• by MsGeek (162936)
          over insecure connections (no https)

          Wrong!

          Google Docs and Gmail both use HTTPS if you force it to. The easiest way to do so is use the Firefox plugin CustomizeGoogle. Hard way is to remember to type https:/// [https] links to Gmail and Google Docs. Either way, you are golden.
          • by QuantumG (50515)
            I believe I gave Google fair credit here.

            By default it is insecure.

            Therefore it is insecure.
    • Re: (Score:3, Funny)

      by syousef (465911)
      Did we really progress from naked MySpace photos

      I for one haven't even progressed to naked mindspace photos. Link please.
    • by Lazy Jones (8403)
      At least with your own computer you can delete the files, use encryption or simply throw the hard drive away in the dumpster

      Wake up! In many countries, governments with a disregard for privacy and human rights are working on (or have already implemented) legislation that forces you to help police decrypt your stuff or go to prison [theregister.co.uk], allows the police to use malware to search through your computer's harddisk [wikipedia.org] and let's not forget all the illegal wiretapping / breaking into homes by police around the globe.

      T

  • by MadJo (674225) on Thursday November 22, 2007 @06:34PM (#21449247) Homepage Journal
    I'm all for competition against MSO, but I fail to see the benefit of online office suites. And especially now that we have two. (and I'm sure MS is working on their version of MSOO (Microsoft Office Online))

    The market for such online suites seem rather thin to me.
    • by 2ms (232331)
      How about being able to do your work the same way on any computer any where? How about not having to carry a laptop everywhere just for simple crap like writing documents? How about being able to collaborate with other people on any computers anywhere anytime including the same time you are working on the same document yourself? How about not having to pay hundreds of dollars for freakin basic software that, realistically speaking, hasn't advanced remotely enough over at least the last decade to justify
      • by MadJo (674225)
        1) Most documents I have to work on are at work. I have no need to go somewhere else to work on these documents.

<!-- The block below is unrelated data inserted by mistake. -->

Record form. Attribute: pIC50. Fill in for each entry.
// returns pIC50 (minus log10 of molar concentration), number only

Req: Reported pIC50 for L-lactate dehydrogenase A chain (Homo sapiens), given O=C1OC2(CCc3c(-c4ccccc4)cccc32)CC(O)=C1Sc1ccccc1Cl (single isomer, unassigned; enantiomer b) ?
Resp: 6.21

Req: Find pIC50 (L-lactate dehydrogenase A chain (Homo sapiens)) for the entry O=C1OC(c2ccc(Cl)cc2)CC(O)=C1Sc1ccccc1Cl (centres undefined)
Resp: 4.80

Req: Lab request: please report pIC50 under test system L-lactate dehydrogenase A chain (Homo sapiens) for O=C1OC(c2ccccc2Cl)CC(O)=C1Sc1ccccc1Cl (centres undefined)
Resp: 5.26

2) At work I already have a computer with all the tools I need.
        3) Collaboration sounds nice, but so far I have yet to find the instance where I have to do that, at the same time (except for our timesheets, but that works in Excel out of the box already. (you can set an excel sheet to 'share with others', and they can edit the same document at the same time as you.)
        4) TANSTAAFL. Right now it's free
  • This is just a plug and nothing more.

    this is about as much of a competitor to microsoft as a cockroach is a competitor to me

    • by jamrock (863246)

      this is about as much of a competitor to microsoft as a cockroach is a competitor to me
      Um...so you think it's going to be a success, then?
  • by realinvalidname (529939) on Thursday November 22, 2007 @06:36PM (#21449271) Homepage
    ...when it was called ThinkFree Office [thinkfree.com].
  • Where credits due... (Score:2, Interesting)

    by LingNoi (1066278)

    Now Sabeer Bhatia (the site's co-founder) is challenging the software giant's core $20 billion office desktop business.

    Way to make it sound like it's a new and original idea instead of a copy and paste of what Google Docs has done.

    and from the article..

    Live Documents is similar to Google Apps, launched in February and used by companies including Proctor & Gamble, General Electric and Capgemini as a cheaper alternative to Microsoft.

    Don't want that cheap knockoff now do we..

    However, Mr Bhatia claims that

    • by gordgekko (574109)
      Everyone hates Office 2007 so much that it's selling like gangbusters [arstechnica.com].

      • by hairyfeet (841228)
        I have noticed that with Office 2K7 you really love it or really hate it. As someone who was given the Pro version from a friend who really hated it and went back to 2K3, I have found the ribbon VERY much a PITA, and find it much more tolerable with it off.

        I think whether you are in the love or hate camp really depends on your monitors resolution. My friends that are running the 1400 and better flat panels seem to love it, while I have found that on my 1024X768 laptop that it just sucks up too much real

        • by RupW (515653) *

          I think whether you are in the love or hate camp really depends on your monitors resolution. My friends that are running the 1400 and better flat panels seem to love it, while I have found that on my 1024X768 laptop that it just sucks up too much real estate.

          Actually you don't lose any real estate [msdn.com].

          Does anyone know of a way to resize the ribbon real estate without getting rid of it entirely? I wouldn't mind learning the button layout just so I can walk folks through it when I have to work with it,but I am not going to give up 25% of the screen just for a control bar.

          Well you can minimise it (ctrl-f1 or right-click 'Minimise the Ribbon') which leaves only the tab headers and hides the ribbon itself until you click on them or start using ribbon command key shortcuts. Don't know about scaling it.

  • WebApps == Utopia (Score:4, Insightful)

    by Anonymous Coward on Thursday November 22, 2007 @06:38PM (#21449279)